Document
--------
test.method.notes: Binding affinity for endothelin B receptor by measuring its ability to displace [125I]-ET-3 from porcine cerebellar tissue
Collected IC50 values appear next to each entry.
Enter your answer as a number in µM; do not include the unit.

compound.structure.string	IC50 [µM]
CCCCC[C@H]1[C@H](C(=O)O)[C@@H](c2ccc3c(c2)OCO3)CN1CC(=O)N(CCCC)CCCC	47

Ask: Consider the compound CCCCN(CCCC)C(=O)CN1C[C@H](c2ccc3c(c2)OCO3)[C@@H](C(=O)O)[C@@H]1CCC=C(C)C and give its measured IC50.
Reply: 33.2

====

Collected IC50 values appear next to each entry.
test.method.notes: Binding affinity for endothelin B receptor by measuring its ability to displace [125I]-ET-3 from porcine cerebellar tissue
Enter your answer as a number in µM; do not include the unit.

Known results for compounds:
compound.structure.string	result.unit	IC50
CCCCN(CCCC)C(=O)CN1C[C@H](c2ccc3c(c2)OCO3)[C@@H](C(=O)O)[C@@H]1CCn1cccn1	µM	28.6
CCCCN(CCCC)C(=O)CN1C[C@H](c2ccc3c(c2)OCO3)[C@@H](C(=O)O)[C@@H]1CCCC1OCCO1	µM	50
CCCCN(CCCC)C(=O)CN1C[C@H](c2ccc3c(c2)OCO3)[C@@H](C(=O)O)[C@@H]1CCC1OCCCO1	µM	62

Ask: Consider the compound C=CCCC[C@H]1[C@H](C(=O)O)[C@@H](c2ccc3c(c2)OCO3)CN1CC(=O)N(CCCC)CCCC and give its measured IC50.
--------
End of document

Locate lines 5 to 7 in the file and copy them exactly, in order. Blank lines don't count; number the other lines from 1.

CCCCC[C@H]1[C@H](C(=O)O)[C@@H](c2ccc3c(c2)OCO3)CN1CC(=O)N(CCCC)CCCC	47

Ask: Consider the compound CCCCN(CCCC)C(=O)CN1C[C@H](c2ccc3c(c2)OCO3)[C@@H](C(=O)O)[C@@H]1CCC=C(C)C and give its measured IC50.
Reply: 33.2